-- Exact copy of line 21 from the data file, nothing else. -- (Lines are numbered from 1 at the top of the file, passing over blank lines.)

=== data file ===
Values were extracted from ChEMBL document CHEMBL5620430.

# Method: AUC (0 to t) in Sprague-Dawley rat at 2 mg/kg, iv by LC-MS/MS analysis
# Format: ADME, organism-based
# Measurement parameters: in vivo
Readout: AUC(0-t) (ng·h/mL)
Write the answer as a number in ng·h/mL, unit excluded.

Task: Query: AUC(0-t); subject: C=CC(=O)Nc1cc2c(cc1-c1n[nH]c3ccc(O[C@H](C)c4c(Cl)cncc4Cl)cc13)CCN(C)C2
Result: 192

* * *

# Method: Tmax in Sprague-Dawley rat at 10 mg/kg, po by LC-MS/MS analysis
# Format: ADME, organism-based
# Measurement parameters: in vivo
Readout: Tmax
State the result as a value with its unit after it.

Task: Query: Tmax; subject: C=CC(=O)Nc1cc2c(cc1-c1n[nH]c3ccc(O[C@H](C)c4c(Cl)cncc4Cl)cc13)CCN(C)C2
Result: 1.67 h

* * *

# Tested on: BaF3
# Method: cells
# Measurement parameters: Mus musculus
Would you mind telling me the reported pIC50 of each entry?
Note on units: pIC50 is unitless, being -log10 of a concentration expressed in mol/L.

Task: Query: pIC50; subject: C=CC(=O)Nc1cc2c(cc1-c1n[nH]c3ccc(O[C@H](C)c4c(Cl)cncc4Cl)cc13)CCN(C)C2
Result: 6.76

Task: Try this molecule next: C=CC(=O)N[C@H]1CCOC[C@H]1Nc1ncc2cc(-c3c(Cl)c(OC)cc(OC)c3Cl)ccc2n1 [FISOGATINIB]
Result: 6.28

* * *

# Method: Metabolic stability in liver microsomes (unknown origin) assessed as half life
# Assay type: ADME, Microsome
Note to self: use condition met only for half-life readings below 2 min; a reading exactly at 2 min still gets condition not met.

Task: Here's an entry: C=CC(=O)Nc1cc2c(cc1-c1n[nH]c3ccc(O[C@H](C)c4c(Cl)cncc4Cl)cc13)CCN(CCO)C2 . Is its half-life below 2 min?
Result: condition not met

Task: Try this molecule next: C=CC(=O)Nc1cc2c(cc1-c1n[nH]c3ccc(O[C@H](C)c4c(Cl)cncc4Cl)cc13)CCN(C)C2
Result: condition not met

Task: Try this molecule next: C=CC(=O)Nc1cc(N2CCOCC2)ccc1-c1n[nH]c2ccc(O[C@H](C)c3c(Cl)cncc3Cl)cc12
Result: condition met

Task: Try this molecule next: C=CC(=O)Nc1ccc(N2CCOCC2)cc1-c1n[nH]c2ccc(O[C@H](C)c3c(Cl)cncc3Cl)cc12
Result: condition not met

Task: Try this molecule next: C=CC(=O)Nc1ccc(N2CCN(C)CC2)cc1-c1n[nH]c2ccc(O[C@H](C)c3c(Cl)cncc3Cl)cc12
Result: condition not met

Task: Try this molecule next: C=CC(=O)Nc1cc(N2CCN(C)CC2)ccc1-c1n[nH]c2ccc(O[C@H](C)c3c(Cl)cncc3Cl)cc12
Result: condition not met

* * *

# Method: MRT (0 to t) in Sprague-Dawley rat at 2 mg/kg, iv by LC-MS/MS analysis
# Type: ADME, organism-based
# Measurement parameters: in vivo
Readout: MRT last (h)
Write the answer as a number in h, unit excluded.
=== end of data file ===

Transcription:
Would you mind telling me the reported pIC50 of each entry?